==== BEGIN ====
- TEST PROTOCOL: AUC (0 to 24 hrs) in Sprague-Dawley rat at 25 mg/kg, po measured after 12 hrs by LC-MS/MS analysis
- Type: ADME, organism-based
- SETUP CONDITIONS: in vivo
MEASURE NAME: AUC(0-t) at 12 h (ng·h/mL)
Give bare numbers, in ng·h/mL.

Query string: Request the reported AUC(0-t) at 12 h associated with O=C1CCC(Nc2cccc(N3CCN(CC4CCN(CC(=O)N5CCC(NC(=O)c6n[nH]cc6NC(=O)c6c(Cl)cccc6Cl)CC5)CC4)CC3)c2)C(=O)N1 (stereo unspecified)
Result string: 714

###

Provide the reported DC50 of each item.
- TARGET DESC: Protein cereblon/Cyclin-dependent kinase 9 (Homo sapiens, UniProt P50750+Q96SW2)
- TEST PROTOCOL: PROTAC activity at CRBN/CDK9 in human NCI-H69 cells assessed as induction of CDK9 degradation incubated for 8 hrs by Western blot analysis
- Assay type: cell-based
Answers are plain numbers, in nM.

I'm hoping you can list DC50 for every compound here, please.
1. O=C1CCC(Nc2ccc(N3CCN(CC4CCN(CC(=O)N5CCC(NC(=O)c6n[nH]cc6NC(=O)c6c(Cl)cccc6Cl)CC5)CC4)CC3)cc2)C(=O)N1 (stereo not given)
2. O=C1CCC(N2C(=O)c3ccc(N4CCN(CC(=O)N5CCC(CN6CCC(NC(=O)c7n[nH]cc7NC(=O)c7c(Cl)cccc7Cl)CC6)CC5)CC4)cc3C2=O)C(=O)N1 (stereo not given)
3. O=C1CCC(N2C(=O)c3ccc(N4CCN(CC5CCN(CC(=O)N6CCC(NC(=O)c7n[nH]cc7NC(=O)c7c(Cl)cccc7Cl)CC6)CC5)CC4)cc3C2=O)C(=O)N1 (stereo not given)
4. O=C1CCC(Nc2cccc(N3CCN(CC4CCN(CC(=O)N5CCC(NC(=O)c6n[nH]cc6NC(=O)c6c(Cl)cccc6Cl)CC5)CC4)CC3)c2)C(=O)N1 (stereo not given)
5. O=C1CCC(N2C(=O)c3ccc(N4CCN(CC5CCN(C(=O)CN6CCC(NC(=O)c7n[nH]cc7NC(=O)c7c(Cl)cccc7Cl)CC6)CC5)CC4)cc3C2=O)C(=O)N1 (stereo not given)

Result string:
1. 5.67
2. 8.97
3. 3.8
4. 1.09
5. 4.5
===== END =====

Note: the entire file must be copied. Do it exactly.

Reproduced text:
- TEST PROTOCOL: AUC (0 to 24 hrs) in Sprague-Dawley rat at 25 mg/kg, po measured after 12 hrs by LC-MS/MS analysis
- Type: ADME, organism-based
- SETUP CONDITIONS: in vivo
MEASURE NAME: AUC(0-t) at 12 h (ng·h/mL)
Give bare numbers, in ng·h/mL.

Query string: Request the reported AUC(0-t) at 12 h associated with O=C1CCC(Nc2cccc(N3CCN(CC4CCN(CC(=O)N5CCC(NC(=O)c6n[nH]cc6NC(=O)c6c(Cl)cccc6Cl)CC5)CC4)CC3)c2)C(=O)N1 (stereo unspecified)
Result string: 714

###

Provide the reported DC50 of each item.
- TARGET DESC: Protein cereblon/Cyclin-dependent kinase 9 (Homo sapiens, UniProt P50750+Q96SW2)
- TEST PROTOCOL: PROTAC activity at CRBN/CDK9 in human NCI-H69 cells assessed as induction of CDK9 degradation incubated for 8 hrs by Western blot analysis
- Assay type: cell-based
Answers are plain numbers, in nM.

I'm hoping you can list DC50 for every compound here, please.
1. O=C1CCC(Nc2ccc(N3CCN(CC4CCN(CC(=O)N5CCC(NC(=O)c6n[nH]cc6NC(=O)c6c(Cl)cccc6Cl)CC5)CC4)CC3)cc2)C(=O)N1 (stereo not given)
2. O=C1CCC(N2C(=O)c3ccc(N4CCN(CC(=O)N5CCC(CN6CCC(NC(=O)c7n[nH]cc7NC(=O)c7c(Cl)cccc7Cl)CC6)CC5)CC4)cc3C2=O)C(=O)N1 (stereo not given)
3. O=C1CCC(N2C(=O)c3ccc(N4CCN(CC5CCN(CC(=O)N6CCC(NC(=O)c7n[nH]cc7NC(=O)c7c(Cl)cccc7Cl)CC6)CC5)CC4)cc3C2=O)C(=O)N1 (stereo not given)
4. O=C1CCC(Nc2cccc(N3CCN(CC4CCN(CC(=O)N5CCC(NC(=O)c6n[nH]cc6NC(=O)c6c(Cl)cccc6Cl)CC5)CC4)CC3)c2)C(=O)N1 (stereo not given)
5. O=C1CCC(N2C(=O)c3ccc(N4CCN(CC5CCN(C(=O)CN6CCC(NC(=O)c7n[nH]cc7NC(=O)c7c(Cl)cccc7Cl)CC6)CC5)CC4)cc3C2=O)C(=O)N1 (stereo not given)

Result string:
1. 5.67
2. 8.97
3. 3.8
4. 1.09
5. 4.5